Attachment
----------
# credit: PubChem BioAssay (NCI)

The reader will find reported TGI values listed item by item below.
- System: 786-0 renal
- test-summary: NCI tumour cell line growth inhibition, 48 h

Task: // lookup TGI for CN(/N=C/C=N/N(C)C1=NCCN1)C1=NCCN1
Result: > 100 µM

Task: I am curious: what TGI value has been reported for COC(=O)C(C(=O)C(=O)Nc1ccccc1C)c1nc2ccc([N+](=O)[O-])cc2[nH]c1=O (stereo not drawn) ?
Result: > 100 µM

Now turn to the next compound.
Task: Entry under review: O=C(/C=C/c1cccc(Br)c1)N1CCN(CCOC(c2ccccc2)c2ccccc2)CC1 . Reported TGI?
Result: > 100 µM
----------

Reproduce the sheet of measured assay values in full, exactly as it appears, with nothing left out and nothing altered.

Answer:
# credit: PubChem BioAssay (NCI)

The reader will find reported TGI values listed item by item below.
- System: 786-0 renal
- test-summary: NCI tumour cell line growth inhibition, 48 h

Task: // lookup TGI for CN(/N=C/C=N/N(C)C1=NCCN1)C1=NCCN1
Result: > 100 µM

Task: I am curious: what TGI value has been reported for COC(=O)C(C(=O)C(=O)Nc1ccccc1C)c1nc2ccc([N+](=O)[O-])cc2[nH]c1=O (stereo not drawn) ?
Result: > 100 µM

Now turn to the next compound.
Task: Entry under review: O=C(/C=C/c1cccc(Br)c1)N1CCN(CCOC(c2ccccc2)c2ccccc2)CC1 . Reported TGI?
Result: > 100 µM